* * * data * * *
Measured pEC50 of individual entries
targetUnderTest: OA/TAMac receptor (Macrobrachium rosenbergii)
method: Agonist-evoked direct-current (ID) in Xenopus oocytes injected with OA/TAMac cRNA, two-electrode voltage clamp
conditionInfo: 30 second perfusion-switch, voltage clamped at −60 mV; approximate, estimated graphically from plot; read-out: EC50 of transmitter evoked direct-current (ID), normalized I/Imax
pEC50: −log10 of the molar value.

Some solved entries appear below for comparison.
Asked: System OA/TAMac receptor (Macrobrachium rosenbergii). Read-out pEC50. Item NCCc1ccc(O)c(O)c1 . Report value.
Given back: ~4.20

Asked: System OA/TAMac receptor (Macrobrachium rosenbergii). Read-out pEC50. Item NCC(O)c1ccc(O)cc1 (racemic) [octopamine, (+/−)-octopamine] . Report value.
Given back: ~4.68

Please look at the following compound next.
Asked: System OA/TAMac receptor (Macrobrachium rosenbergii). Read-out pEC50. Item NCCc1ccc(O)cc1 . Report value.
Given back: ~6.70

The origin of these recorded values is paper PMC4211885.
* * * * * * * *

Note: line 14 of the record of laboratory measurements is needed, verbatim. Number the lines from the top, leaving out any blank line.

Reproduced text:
The origin of these recorded values is paper PMC4211885.